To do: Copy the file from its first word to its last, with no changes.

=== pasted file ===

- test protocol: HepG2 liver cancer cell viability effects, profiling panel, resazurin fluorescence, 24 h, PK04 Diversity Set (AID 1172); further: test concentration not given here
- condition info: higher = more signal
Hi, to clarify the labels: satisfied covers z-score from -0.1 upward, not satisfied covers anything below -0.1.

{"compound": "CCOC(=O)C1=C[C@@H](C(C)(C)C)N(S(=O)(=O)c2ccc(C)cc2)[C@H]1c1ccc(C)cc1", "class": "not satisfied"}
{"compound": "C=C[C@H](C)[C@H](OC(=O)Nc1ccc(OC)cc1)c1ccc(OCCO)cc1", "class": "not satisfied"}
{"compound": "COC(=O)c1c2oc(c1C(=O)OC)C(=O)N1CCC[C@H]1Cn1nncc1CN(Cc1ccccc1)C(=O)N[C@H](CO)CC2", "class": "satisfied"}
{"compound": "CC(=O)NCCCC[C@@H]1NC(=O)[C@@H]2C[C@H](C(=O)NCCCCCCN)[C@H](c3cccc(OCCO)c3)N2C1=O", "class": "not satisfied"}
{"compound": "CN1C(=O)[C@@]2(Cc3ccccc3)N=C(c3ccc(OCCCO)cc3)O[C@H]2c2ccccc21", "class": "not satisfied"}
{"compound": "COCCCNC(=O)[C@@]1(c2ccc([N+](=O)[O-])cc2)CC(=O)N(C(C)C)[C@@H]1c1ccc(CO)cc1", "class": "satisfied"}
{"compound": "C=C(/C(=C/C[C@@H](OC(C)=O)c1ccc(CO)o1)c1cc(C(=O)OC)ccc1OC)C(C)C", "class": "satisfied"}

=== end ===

- test protocol: HepG2 liver cancer cell viability effects, profiling panel, resazurin fluorescence, 24 h, PK04 Diversity Set (AID 1172); further: test concentration not given here
- condition info: higher = more signal
Hi, to clarify the labels: satisfied covers z-score from -0.1 upward, not satisfied covers anything below -0.1.

{"compound": "CCOC(=O)C1=C[C@@H](C(C)(C)C)N(S(=O)(=O)c2ccc(C)cc2)[C@H]1c1ccc(C)cc1", "class": "not satisfied"}
{"compound": "C=C[C@H](C)[C@H](OC(=O)Nc1ccc(OC)cc1)c1ccc(OCCO)cc1", "class": "not satisfied"}
{"compound": "COC(=O)c1c2oc(c1C(=O)OC)C(=O)N1CCC[C@H]1Cn1nncc1CN(Cc1ccccc1)C(=O)N[C@H](CO)CC2", "class": "satisfied"}
{"compound": "CC(=O)NCCCC[C@@H]1NC(=O)[C@@H]2C[C@H](C(=O)NCCCCCCN)[C@H](c3cccc(OCCO)c3)N2C1=O", "class": "not satisfied"}
{"compound": "CN1C(=O)[C@@]2(Cc3ccccc3)N=C(c3ccc(OCCCO)cc3)O[C@H]2c2ccccc21", "class": "not satisfied"}
{"compound": "COCCCNC(=O)[C@@]1(c2ccc([N+](=O)[O-])cc2)CC(=O)N(C(C)C)[C@@H]1c1ccc(CO)cc1", "class": "satisfied"}
{"compound": "C=C(/C(=C/C[C@@H](OC(C)=O)c1ccc(CO)o1)c1cc(C(=O)OC)ccc1OC)C(C)C", "class": "satisfied"}